4) There has to be a consent from at least 70% of the “affected families” (in the case of public private partnership projects) to 80% (in the case of acquisition for a private company); interestingly, any such expression of consent is not required “if the Government is acquiring lands for its own, use, hold and control” (sic., op. cit., p.28). The other innovation is that the ‘urgency’ clause restricted to national defense and natural disasters. “The definition of public purpose has been circumscribed” (op. cit., p.12): this is one of the matters that the Social Impact Assessment is supposed to address, “…whether the proposed acquisition serves public purpose” (op. cit., p.16, 17), and the affected persons are expected to contribute decisively to this analysis (p.18). The SIA will be examined by an Expert Group and then decision taken by the authority concerned.
It is not feasible to go into all the details here, but one other facet can be taken up: the understanding of what is a public purpose. Ramesh & Khan (2015) say that it has neither been defined in the older law, nor have courts chosen to circumscribe it (op. cit., p.23). The resolution of this was to reference a circular of the Finance Ministry (dated 27 March 2012) which had “laid out what in the eyes of the Government constituted ‘infrastructure’ “ (p.24). The outcome is a long list (Ramesh & Khan, p.25-26) covering items like national defence and security, infrastructure, agriculture, industry, and so on. The question really then becomes, what is not included in the list that should have found a place. Keen analysts will no doubt be able to suggest items, but it appears on a cursory look that the one significant subject that is omitted would be the environment and biodiversity conservation. Perhaps it was felt that private land would not need to b acquired for these (belying the US experience, for one), or that they were well served by other laws like the Environmental Protection Act, Indian Forest Act, Wildlife Preservation Act, and the Forest Conservation Act.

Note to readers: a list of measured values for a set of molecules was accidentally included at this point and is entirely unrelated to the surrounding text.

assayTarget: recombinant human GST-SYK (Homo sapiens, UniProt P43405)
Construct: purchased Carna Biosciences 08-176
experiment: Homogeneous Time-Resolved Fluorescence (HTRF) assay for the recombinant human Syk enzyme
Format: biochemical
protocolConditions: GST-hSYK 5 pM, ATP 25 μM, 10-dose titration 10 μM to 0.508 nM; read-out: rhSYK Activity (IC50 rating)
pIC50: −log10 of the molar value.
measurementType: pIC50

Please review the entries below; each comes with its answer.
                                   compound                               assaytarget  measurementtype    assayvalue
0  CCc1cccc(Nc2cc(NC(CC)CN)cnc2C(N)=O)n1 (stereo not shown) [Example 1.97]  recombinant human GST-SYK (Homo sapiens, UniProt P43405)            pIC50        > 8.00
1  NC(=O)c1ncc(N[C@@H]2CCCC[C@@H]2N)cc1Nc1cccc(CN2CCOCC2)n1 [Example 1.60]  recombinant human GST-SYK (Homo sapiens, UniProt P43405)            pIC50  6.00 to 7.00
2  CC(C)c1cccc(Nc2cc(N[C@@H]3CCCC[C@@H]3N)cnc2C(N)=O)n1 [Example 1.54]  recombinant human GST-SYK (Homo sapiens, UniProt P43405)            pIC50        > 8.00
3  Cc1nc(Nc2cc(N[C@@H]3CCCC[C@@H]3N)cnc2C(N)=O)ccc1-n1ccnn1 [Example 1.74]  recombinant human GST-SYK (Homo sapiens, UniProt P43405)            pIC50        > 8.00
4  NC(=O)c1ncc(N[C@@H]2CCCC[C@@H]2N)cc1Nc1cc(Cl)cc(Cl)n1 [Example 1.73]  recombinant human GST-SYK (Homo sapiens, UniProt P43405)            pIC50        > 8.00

The other important subject is that of Rehabilitation and Resettlement, R&R. There are already examples of national and state-level R&R policies or laws, as well as sector-level policies and practices followed by concerned industries like Coal India Ltd or the NTPC (Ramesh & Khan, p.63), and the best practices have reportedly been put together in the LARR act, and these components would be especially important for those who were not the primary landowners but whose livelihoods would be affected. The R&R part of the law is sought to be made effective by requiring its completion before possession is taken by the acquiring agency.
Another point to be noted is the clauses concerning retrospective application of LARR 2013: cases where final award had already been made under LAA 1894 would not be reopened, but in other cases where proceedings were still on would have to be completed under the new act, as would cases where a majority of persons had not yet received or accepted the compensation under LAA 1894. But it was also recognised that provision would have to be made for action taken under certain other laws; such laws would be exempted from the onerous conditions of LARR 2013, “at least for the time being” (op. cit., p.121). There is a baker’s dozen of such exempted laws listed in Schedule IV of the act, including the Atomic Energy Act 1962 and the Coal Bearing Areas Acquisition & Development Act 1957. However, it is required that all these acts would also be brought in consonance with LARR 2013 in respect of compensation and R&R within a year, that is by 31 December 2014. This was sought to be done, ironically enough, by the Amendment Bill 2014, which was issued as an Ordnance by the present NDA government. (To be taken up in the next post)
Ramesh, Jairam and Muhammad Ali Khan. 2015. Legislating for Justice. The Making of the 2013 Land Acquisition Law.
University Press, . New Delhi